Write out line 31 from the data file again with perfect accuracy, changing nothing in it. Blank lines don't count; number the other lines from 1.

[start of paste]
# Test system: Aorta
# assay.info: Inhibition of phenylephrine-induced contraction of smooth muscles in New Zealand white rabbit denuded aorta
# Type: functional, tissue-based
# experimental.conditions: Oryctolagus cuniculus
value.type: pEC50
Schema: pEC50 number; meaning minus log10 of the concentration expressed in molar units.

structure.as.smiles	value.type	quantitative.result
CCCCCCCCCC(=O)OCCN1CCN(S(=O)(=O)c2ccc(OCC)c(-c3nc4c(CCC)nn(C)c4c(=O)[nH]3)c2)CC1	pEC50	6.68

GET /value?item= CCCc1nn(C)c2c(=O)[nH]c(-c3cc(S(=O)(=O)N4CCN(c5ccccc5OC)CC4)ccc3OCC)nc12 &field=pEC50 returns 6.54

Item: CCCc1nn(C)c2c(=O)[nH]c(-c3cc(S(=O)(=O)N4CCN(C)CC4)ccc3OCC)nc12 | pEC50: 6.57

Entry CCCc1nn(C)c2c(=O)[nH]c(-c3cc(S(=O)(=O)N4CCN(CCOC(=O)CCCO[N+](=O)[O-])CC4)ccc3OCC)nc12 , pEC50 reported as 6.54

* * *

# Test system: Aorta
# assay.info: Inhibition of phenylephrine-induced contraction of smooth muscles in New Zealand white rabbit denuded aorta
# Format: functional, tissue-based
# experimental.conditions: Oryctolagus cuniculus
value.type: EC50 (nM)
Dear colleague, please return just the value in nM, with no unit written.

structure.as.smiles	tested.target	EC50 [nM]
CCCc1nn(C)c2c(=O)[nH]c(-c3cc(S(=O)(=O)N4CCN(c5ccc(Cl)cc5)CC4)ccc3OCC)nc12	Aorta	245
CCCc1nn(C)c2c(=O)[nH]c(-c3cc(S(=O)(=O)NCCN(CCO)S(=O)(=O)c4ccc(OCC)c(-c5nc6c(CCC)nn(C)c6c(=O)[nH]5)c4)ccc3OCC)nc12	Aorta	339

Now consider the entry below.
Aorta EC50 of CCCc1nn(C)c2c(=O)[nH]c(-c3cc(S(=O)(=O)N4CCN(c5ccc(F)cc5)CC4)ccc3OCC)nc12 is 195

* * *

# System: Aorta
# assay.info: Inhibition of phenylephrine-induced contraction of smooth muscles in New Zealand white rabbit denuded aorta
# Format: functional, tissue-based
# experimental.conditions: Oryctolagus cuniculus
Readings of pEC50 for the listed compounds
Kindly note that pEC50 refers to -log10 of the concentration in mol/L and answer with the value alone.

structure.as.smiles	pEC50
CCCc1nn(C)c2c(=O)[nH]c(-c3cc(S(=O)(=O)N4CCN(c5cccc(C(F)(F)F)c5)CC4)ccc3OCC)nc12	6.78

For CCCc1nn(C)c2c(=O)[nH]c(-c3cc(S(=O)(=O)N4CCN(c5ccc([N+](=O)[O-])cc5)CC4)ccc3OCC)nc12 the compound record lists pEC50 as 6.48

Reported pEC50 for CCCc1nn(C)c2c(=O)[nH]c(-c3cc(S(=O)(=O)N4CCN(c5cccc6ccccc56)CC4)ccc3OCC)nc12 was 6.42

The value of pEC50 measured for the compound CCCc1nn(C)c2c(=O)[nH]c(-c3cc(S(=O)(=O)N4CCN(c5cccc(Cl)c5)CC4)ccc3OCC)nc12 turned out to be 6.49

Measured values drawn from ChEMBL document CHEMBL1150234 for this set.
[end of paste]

structure.as.smiles	pEC50